C h a z z W r i t e s . c o m

See all my books at AllThatChazz.com.

UBC #31: Ebooks are the new slush pile. Are they the new blog, too?

To check out all the books by Robert Chazz Chute, click here.

I once had a business meeting to attend in Toronto and, despite a snowstorm that put a lot of cars off the road, I kept going after it was clear I should turn back. After three hours of white-knuckling the steering wheel, I made it to the meeting on time only to find that I’d risked my life for nothing. The meeting was cancelled because everyone else who was to attend had their priorities straight. Clearly, I have a stupid character flaw. Once I commit to something that isn’t working, I often don’t abandon the task, even when it’s obvious it isn’t working. 

It’s time to examine priorities, not just for me but for you.

What are we doing that helps us get closer to our goals?

What needs to change? I have a cool idea.

First, let’s talk blogging. Lots of people are interested in yesterday’s blog: Your Blog Does Not Matter. I learn a lot from research and it’s fun, but the Law of Diminishing Returns is a knee in the groin. If I’m right that our blogs don’t matter as marketing tools, why blog? I should clarify that it’s not that I think writers don’t read. May Thor help them if they don’t. But a lot of power readers love books — and buy them to read copiously — without a thought to ever writing books themselves. That frees up a lot of time to read and buy more books. Writers are logophiles, but, to be read more widely, we need to reach bibliophiles and plenty of them.

We need to reach out to book reviewers and book bloggers to get word of mouth going, yes, but I think there’s a way for our blogs to matter more to the general book buyer, especially if your blog is information-oriented.* I’m going to have to try a different blogging strategy because, blogging the way I am, just for the love of it, isn’t helping my writing career. Whenever you choose choice, you choose freedom. That’s good, but, even with the old blog heater running full blast, it’s snowing so hard my windshield wipers can’t keep up and there are too many indie authors in the ditch.

Case in point: I’ve blogged a fresh entry on this blog every day for the last two months. June was the Author Blog Challenge. My blog traffic shot high consistently. I made new friends, gained subscribers and have fresh contacts. July was the Ultimate Blog Challenge (and this is my last post, #31, for that challenge.) The former had under 100 participants and I’m told the latter has five to ten times that. Still, I earned far more traffic during the Author Blog Challenge. It doesn’t take too long to figure out why the ABC was so successful for me. I talked to my audience rather than a more diverse, disinterested crowd and that crowd had to come to me. Not many did. They were into blogging qua blogging, as my old philosophy prof would say. They weren’t necessarily into suspense or the intense indie book reading proliferation experiment I promote here. I’m not blaming the Ultimate Blog Challenge. Nobody owes me their patronage. This isn’t about that. It’s about finding strategies that actually help me (and you) get discovered by new readers who care about what we write (and might even — egad! — pay for our work.)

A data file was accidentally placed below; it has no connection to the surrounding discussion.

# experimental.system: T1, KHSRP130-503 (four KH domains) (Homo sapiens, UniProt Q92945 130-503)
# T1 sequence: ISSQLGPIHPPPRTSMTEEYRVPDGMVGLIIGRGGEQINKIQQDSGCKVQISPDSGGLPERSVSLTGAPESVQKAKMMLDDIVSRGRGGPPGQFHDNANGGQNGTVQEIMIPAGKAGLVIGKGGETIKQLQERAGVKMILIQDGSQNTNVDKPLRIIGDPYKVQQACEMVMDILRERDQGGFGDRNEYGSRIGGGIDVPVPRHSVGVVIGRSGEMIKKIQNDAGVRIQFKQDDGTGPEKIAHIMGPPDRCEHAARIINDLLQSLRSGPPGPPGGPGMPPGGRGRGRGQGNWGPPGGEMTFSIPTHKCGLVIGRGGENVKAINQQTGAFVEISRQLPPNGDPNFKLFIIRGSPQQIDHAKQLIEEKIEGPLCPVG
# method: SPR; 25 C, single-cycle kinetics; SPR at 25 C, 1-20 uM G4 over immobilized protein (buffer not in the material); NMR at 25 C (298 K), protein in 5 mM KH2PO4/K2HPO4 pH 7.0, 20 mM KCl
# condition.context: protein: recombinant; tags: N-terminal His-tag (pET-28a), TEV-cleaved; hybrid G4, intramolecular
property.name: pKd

The only strategy for growing a readership that anyone seems to be sure of is: WRITE MORE BOOKS! So, first, spend more time on your books than your blogs. The core writing has to be scheduled before any other writing you do. I haven’t been as good at this as I should be lately because I was too focussed on the Ultimate Blog Challenge. That’s stupid, stubborn me, driving through a snowstorm again. I knew the latest challenge wasn’t garnering more traffic a couple of weeks ago, but I’d made a commitment. I learned something more, though. I can blog like crazy and still not matter because I’m not publishing my blog posts where new readers and book buyers gather.

There’s an alternative marketing strategy that makes more sense.